It is a brilliant system that works to ensure that men fester, prosper and thrive. Where women are shut down hard after they whimper.

This time around though, the women did whimper a bit harder. Some noise was made because there was now a mechanism of noise. There was a Violence Against Women Center in Multan where the families of both these young raped girls registered an FIR. They had a grievance. The right to have a grievance was taken away from women before, and now under a new law, this is given back to women.

Revenge rape should technically mean that the man who raped a mere child should have been raped himself. In a misogynist culture like ours it means his sister, also a minor gets raped.

This tells us that for the panchayat it is a more cruel punishment to the rapist to see his sister raped. Therefore, having your sister, so called dishonored, is worse than your own death.

The idea that women hold their own choices and reputation in their own hands is an alien concept. This is why when the panchayat was grudged for doing what they did they were flabbergasted and unaware of where they had gone wrong. It is how it is always done: this was their defense. They knew no alternate universe because a woman is either a mother or a whore, with heaven at her feet or a fallen woman unworthy of a pulse. The space between these two extremes is unimaginable for these men.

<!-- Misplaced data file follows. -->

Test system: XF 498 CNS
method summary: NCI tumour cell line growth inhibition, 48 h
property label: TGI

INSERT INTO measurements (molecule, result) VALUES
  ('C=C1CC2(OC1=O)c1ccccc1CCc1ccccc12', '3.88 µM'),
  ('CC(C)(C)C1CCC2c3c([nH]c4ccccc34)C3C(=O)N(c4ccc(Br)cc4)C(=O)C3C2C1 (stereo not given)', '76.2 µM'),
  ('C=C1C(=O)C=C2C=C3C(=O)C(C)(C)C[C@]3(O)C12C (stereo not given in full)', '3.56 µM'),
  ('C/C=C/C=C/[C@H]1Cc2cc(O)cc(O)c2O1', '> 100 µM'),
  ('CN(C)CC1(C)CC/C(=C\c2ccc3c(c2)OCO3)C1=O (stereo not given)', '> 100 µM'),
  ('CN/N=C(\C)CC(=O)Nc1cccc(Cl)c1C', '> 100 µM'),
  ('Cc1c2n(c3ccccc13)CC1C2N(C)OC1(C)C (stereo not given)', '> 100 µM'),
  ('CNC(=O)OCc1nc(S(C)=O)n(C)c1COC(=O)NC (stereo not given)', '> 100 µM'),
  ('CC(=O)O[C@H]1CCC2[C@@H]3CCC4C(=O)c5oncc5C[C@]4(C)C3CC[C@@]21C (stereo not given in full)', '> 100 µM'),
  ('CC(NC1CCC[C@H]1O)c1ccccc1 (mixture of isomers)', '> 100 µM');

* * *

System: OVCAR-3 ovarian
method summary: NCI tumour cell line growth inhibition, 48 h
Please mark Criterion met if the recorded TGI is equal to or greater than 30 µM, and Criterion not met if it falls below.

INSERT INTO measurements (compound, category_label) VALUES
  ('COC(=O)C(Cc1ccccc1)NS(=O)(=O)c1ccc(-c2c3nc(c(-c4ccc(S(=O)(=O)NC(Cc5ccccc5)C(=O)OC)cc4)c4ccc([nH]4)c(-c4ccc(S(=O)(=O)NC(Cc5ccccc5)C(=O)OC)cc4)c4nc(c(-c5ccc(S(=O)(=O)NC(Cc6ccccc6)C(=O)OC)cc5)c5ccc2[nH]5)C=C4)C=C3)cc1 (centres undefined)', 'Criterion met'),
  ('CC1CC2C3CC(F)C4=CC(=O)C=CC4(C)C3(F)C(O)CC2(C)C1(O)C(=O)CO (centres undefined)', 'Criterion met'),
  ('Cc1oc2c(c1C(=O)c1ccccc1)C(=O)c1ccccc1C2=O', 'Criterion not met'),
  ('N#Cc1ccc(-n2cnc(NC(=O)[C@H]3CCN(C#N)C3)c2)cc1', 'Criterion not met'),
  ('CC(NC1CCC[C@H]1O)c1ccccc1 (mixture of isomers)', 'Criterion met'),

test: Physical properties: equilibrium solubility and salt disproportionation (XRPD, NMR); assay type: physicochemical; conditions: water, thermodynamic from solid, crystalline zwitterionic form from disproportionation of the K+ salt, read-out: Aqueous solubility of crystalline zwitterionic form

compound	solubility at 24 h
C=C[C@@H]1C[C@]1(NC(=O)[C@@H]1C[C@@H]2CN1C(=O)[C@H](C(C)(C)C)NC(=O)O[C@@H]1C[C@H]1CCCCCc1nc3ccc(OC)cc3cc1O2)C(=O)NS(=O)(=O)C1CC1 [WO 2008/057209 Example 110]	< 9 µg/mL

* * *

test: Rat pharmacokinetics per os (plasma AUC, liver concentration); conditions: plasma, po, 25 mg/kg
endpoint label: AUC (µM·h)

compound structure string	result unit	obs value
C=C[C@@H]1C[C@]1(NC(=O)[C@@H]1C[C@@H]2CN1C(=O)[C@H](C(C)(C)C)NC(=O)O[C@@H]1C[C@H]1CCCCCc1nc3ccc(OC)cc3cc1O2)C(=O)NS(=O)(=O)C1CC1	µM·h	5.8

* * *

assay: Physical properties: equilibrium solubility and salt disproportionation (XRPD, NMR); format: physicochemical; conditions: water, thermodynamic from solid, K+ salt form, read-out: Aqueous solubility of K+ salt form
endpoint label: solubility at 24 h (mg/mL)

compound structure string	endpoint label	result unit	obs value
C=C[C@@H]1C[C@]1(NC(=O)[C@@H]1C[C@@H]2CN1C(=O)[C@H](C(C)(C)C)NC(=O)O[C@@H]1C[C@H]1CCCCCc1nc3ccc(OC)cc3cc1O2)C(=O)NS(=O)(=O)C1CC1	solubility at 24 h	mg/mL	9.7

There were reports suggesting that it was the women who implored the Panchayats to decree that the rapist’s sister is raped by a mass of men. This is painfully troubling on so many levels, if true. Women have been brought down over eons to a place where there is zero sympathy for their collective rights. They have been brought to a point of low self-esteem that they defer to the male code to function. They have outsourced their agency to the men, to their husbands, sons and fathers and to the panchayat.

How do we unlearn this subjugation? How do we hold up our sense of womanhood and call a violation a violation? How do we recognize that we have a contract with the state and a crime against us is a crime against the state?

The Violence Against Women centers are a start. This is where these two girls are now sheltered. This is where the Chief Minister of Punjab may visit them. This is where they may receive justice. This is where they will find out that all perpetrators of this crime, including members of the panchayat will face up to 25 years of imprisonment or even a death sentence.

Will this be revenge to the rapes of these two girl children? Probably not enough to restore them to their original state psychologically, but it will be a start to send a sure message to this marred country that women are not property, they are equals to men.

This is a revolutionary idea for now – One that Panchayats will have to die to find out.

 

 

Careem’s rishta aunty reinforces patriarchy